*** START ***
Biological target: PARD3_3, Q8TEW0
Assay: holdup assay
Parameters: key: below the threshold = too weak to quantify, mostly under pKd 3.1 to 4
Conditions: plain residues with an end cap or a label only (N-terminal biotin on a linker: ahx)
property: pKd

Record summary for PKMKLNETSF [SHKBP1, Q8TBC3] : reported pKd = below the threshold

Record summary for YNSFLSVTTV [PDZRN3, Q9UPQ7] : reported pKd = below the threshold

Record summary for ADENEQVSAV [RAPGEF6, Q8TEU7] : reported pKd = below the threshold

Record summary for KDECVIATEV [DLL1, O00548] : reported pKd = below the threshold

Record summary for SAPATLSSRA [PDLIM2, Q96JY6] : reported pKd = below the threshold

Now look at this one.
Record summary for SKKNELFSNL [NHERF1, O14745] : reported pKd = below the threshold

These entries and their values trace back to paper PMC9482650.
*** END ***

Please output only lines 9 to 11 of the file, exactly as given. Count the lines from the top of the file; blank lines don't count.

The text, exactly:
Record summary for KDECVIATEV [DLL1, O00548] : reported pKd = below the threshold

Record summary for SAPATLSSRA [PDLIM2, Q96JY6] : reported pKd = below the threshold

Now look at this one.